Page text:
Ian Anderson now brings the tale to a close, in which he describes in detail Aqualung’s demise. He describes the painfully icy winters that Aqualung had to endure throughout his life. The cold may not be the only pain in Aqualung’s life that Anderson is describing. The “foggy freeze” could also be referring to the icy personas of ignorant passersby. The “ice that clings on to your beard” is a metaphor the fact that he is judged based on his appearance. An unkempt beard is Aqualung’s trademark as well as a reason to deem him “uncivilized”. The ice clinging to his beard symbolizes the stereotypes associated with his unruly facial hair. Now, Aqualung takes his “rattling last breaths” and emits “deep-sea-diver sounds” (a reference to an actual aqualung used in scuba diving), but as he passes on “the flowers bloom like madness in the spring”. I believe that these flowers represent the fact that goodness can exist even in the darkest of places. Amidst all of the December fog, there was still the viewer who saw past Aqualung’s physical features and sympathized with him. This person is a miracle flower growing in the middle of an icy December, a beacon of hope to an otherwise lost and hopeless man.

giving to the homeless

Flowers blooming like madness.

Aqualung is essentially the story of how ignorance leads to suffering, while an open mind brings hope to others. An open mind that can sympathize with others is a miracle, like flowers blooming in December. Someone once told me that when a homeless person is begging for spare change, try to offer something if you can. Even if he or she is obviously drunk and probably plans on using it to buy another drink, try to help, because if another drink gets them through the day, so be it. If he or she can get through the day, and the next day, and the next, then perhaps, with hope, he or she can get through to a day when they are able to get back on their feet. We will never know how Aqualung got to where he is, but that doesn’t matter. All that is important is that he is another human being who needs your help to make it through the day. If we could all just simply overcome our prejudices on physical appearances and social standings, then we could perhaps grow a garden of miracle flowers and conquer the foggy December of society.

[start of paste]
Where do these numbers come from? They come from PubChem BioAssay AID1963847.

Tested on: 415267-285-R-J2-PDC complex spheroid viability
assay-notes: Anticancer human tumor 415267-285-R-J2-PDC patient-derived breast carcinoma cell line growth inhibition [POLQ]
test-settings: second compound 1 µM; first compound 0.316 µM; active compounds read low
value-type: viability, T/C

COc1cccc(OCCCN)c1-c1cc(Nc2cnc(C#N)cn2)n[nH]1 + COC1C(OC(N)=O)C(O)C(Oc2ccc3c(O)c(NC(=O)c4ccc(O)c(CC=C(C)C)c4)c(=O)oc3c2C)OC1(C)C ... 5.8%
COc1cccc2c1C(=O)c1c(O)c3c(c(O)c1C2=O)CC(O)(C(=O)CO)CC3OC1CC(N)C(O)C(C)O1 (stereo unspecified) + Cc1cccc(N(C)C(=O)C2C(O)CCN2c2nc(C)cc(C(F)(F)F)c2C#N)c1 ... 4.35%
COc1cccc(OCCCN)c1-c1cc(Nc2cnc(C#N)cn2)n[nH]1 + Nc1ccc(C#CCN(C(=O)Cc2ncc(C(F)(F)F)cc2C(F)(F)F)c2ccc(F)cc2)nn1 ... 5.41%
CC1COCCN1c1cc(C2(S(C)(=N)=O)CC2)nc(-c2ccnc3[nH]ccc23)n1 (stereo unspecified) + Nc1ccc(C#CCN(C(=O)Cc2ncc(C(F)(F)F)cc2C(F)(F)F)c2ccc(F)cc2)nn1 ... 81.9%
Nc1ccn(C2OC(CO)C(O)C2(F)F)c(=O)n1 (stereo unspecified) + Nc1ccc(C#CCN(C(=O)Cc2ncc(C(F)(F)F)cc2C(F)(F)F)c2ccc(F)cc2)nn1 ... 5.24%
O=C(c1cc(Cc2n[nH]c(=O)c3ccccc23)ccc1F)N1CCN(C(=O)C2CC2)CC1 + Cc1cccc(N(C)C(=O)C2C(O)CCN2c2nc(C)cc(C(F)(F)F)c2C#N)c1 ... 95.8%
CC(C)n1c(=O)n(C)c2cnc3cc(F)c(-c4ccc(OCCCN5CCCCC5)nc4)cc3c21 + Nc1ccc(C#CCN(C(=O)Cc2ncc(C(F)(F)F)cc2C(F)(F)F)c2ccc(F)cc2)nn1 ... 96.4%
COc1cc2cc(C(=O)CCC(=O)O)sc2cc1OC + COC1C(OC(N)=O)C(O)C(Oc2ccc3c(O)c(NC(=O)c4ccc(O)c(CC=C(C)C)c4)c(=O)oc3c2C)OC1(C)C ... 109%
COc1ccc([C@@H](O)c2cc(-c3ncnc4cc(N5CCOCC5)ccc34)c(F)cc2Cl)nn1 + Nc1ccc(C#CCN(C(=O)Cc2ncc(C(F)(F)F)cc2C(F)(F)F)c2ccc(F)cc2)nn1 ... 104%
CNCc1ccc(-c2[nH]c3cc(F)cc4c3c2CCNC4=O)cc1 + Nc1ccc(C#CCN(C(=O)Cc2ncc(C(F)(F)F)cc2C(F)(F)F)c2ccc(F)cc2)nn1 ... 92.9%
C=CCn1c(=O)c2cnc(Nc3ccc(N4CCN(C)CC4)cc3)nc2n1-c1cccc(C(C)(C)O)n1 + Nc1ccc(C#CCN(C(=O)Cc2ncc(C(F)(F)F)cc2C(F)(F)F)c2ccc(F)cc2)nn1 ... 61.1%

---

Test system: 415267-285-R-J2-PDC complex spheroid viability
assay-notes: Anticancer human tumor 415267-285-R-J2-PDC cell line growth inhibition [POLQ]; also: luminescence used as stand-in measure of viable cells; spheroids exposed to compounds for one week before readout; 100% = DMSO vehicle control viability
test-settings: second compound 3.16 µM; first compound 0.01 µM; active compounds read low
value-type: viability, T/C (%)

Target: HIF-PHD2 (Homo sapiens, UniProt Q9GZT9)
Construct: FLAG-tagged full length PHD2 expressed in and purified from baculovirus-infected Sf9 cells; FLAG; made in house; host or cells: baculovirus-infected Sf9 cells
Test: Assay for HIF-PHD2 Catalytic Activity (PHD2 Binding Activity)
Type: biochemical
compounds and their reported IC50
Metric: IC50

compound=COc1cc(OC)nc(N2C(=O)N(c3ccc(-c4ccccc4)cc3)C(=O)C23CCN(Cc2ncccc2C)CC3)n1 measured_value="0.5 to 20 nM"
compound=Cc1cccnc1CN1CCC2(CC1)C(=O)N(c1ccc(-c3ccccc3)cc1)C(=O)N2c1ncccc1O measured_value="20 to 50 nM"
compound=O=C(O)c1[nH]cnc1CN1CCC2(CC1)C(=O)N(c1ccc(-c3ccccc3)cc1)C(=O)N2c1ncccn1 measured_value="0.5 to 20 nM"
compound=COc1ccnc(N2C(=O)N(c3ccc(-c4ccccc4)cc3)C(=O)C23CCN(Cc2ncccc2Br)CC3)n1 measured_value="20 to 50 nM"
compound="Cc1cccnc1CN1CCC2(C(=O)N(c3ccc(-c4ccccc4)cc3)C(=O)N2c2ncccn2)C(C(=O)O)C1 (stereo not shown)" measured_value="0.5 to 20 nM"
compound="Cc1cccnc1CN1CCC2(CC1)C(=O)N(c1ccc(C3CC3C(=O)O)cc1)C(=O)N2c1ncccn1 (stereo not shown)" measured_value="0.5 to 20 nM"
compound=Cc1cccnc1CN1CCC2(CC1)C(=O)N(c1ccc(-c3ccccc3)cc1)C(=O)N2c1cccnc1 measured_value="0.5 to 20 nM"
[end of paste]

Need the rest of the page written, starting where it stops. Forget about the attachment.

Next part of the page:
seeking human kindness


Thank you all so much for your support. Once again, these interpretations are all my own and if you have any questions, comments, concerns, or questions, just let me know. Kudos to Ian Anderson for this awesome song and remember, anyone can make an impact on anyone’s life.


2 thoughts on “Aqualung – Jethro Tull

    • Actually, although the song does make references to Aqualung “eyeing little girls with bad intent”, Ian Anderson actually did intend for the song to be about a homeless person. He claimed that is was a “a guilt-ridden song of confusion about how you deal with beggars, the homeless,” and that “It’s about our reaction, of guilt, distaste, awkwardness and confusion, all these things that we feel when we’re confronted with the reality of the homeless. You see someone who’s clearly in desperate need of some help, whether it’s a few coins or the contents of your wallet, and you blank them out. The more you live in that business-driven, commercially-driven lifestyle, you can just cease to see them.” Although the character of Aqualung could still be a pedophile, he is also homeless and Ian Anderson’s message when writing the song was for it to be about human perspective, not Aqualung’s morality.